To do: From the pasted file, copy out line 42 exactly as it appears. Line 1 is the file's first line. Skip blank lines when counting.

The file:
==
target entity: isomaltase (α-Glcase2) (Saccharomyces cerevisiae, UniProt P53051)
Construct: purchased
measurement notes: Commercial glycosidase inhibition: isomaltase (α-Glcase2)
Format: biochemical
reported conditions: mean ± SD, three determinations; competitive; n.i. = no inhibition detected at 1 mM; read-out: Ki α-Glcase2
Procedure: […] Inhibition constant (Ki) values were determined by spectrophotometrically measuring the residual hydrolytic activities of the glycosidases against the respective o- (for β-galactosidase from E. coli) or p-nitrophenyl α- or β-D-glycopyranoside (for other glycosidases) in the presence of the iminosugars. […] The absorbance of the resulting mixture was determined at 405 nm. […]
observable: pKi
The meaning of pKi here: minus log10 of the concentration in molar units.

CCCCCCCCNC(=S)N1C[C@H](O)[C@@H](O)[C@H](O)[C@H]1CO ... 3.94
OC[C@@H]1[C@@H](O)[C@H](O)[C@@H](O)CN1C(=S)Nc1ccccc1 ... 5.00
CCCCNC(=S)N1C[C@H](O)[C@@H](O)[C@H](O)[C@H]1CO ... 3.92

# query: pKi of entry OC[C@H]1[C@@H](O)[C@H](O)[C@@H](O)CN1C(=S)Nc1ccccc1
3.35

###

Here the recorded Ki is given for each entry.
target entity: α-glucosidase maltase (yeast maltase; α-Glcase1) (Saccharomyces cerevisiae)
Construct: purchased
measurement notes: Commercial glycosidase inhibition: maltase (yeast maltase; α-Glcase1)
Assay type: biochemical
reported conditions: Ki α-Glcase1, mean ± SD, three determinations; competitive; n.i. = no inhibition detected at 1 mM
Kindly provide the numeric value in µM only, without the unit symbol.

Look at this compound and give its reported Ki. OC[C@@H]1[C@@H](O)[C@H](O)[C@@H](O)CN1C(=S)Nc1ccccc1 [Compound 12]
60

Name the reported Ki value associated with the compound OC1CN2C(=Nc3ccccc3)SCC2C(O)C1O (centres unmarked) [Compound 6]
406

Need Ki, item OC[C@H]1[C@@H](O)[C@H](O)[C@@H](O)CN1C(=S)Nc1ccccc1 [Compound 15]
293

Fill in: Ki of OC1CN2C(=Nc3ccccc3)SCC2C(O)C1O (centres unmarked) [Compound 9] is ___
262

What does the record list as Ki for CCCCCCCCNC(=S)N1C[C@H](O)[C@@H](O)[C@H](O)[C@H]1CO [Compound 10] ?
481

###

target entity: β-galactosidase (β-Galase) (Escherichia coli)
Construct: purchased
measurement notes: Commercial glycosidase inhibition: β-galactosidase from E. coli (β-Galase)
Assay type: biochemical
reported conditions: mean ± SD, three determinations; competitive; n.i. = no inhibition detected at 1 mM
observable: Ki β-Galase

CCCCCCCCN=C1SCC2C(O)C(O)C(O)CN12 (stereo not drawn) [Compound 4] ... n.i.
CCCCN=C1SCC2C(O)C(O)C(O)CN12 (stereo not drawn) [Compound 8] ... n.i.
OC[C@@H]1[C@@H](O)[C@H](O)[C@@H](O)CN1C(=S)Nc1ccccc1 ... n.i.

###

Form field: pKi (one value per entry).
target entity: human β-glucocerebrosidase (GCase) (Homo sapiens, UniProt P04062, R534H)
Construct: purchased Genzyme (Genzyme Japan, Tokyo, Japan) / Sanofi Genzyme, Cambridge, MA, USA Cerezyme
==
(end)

###